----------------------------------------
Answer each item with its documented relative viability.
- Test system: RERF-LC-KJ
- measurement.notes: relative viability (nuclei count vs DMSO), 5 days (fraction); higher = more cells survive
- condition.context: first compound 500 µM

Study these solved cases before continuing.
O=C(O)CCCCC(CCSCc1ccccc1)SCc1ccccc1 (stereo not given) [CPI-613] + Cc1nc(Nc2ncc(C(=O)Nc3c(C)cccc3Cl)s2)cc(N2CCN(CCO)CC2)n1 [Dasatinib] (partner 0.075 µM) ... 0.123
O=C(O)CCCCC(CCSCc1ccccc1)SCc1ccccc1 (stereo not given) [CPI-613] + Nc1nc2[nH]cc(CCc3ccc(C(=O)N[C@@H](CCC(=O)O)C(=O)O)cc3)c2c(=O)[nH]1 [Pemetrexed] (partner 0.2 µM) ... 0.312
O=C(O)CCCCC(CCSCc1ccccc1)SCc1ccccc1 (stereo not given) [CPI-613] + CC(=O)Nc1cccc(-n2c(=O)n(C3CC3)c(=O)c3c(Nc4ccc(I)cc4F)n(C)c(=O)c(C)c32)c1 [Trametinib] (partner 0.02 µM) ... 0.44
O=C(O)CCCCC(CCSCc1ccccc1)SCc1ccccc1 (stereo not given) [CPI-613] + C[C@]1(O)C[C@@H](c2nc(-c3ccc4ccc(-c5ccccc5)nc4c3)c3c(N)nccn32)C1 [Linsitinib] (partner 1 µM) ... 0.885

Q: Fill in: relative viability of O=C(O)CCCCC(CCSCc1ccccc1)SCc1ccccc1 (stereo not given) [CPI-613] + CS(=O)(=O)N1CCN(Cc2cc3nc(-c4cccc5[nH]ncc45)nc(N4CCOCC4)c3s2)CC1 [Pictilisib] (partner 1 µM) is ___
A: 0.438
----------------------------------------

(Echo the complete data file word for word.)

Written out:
Answer each item with its documented relative viability.
- Test system: RERF-LC-KJ
- measurement.notes: relative viability (nuclei count vs DMSO), 5 days (fraction); higher = more cells survive
- condition.context: first compound 500 µM

Study these solved cases before continuing.
O=C(O)CCCCC(CCSCc1ccccc1)SCc1ccccc1 (stereo not given) [CPI-613] + Cc1nc(Nc2ncc(C(=O)Nc3c(C)cccc3Cl)s2)cc(N2CCN(CCO)CC2)n1 [Dasatinib] (partner 0.075 µM) ... 0.123
O=C(O)CCCCC(CCSCc1ccccc1)SCc1ccccc1 (stereo not given) [CPI-613] + Nc1nc2[nH]cc(CCc3ccc(C(=O)N[C@@H](CCC(=O)O)C(=O)O)cc3)c2c(=O)[nH]1 [Pemetrexed] (partner 0.2 µM) ... 0.312
O=C(O)CCCCC(CCSCc1ccccc1)SCc1ccccc1 (stereo not given) [CPI-613] + CC(=O)Nc1cccc(-n2c(=O)n(C3CC3)c(=O)c3c(Nc4ccc(I)cc4F)n(C)c(=O)c(C)c32)c1 [Trametinib] (partner 0.02 µM) ... 0.44
O=C(O)CCCCC(CCSCc1ccccc1)SCc1ccccc1 (stereo not given) [CPI-613] + C[C@]1(O)C[C@@H](c2nc(-c3ccc4ccc(-c5ccccc5)nc4c3)c3c(N)nccn32)C1 [Linsitinib] (partner 1 µM) ... 0.885

Q: Fill in: relative viability of O=C(O)CCCCC(CCSCc1ccccc1)SCc1ccccc1 (stereo not given) [CPI-613] + CS(=O)(=O)N1CCN(Cc2cc3nc(-c4cccc5[nH]ncc45)nc(N4CCOCC4)c3s2)CC1 [Pictilisib] (partner 1 µM) is ___
A: 0.438